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5 Risk Factors For Depression

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Depression Risk Factors: Who Gets Depression?

Treatment works best when you start it early. If you think you may have depression, talk with your doctor. They can help you figure out if you do and give you ways to feel better.

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American Academy of Family Physicians: “Depression in Older Adults: What it is and how to get help.”

National Institute on Aging: “Don’t Let the Blues Hang Around.”

National Institute of Mental Health: “Depression: What Every Woman Should Know.”

American Psychiatric Association.

Family History Of Depression

Having a family history of depression can increase your risk for developing the condition too. Remember, though, that there are many ways you can support your mental health, even if you dont have any symptoms of depression. Eating well-balanced meals, staying active, getting enough sleep, managing underlying health conditions, and managing stress all go a long way in supporting your mental health.

Its also important to know the symptomsand signs of depression so that if you can receive treatment as soon as possible.

Statistical Analysis And Umbrella Review Criteria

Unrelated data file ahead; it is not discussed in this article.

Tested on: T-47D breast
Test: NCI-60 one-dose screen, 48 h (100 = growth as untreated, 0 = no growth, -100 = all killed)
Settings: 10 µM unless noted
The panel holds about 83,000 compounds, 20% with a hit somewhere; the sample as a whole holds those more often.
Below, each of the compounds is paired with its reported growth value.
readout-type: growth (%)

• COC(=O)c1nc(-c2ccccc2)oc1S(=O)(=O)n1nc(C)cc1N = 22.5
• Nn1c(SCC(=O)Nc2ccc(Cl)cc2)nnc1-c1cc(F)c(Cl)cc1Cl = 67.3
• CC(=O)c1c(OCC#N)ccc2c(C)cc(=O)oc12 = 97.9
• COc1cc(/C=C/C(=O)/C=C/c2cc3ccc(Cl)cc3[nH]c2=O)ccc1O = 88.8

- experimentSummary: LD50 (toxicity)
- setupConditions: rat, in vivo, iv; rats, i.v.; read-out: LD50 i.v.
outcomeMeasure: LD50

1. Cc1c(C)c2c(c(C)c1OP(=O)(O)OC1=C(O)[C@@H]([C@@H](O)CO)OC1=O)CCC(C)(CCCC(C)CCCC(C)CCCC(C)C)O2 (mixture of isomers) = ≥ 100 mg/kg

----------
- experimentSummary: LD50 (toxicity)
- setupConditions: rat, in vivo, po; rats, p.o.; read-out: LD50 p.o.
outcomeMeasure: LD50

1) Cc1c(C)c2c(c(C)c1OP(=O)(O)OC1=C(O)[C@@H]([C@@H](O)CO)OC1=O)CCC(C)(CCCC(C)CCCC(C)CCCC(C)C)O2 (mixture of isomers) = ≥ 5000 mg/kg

Based on the above calculations, we assessed the umbrella review criteria to classify the strength of associations as convincing , highly suggestive , suggestive or weak .Reference Solmi, Correll, Carvalho and Ioannidis28,Reference Bellou, Belbasis, Tzoulaki, Evangelou and Ioannidis50Reference Barbui, Purgato, Abdulmalik, Acarturk, Eaton and Gastaldon55 Precisely, meta-analyses were considered without bias if they met the following criteria: 1000 cases, random-effects P-value 106 of the meta-analysis, low or moderate between-study heterogeneity , 95% prediction intervals that excluded the null value, and absence of both small-study effects and excess significance. Associations were considered highly suggestive when the following criteria were met: 1000 cases, highly significant summary associations and 95% prediction intervals not including the null value. Suggestive evidence criteria required 1000 cases and P-value 0.001 in the random-effects model. Weak association criteria required only P-value 0.05. Associations were not considered significant if the P-value in the random-effects model was 0.05. All P-values were two tailed.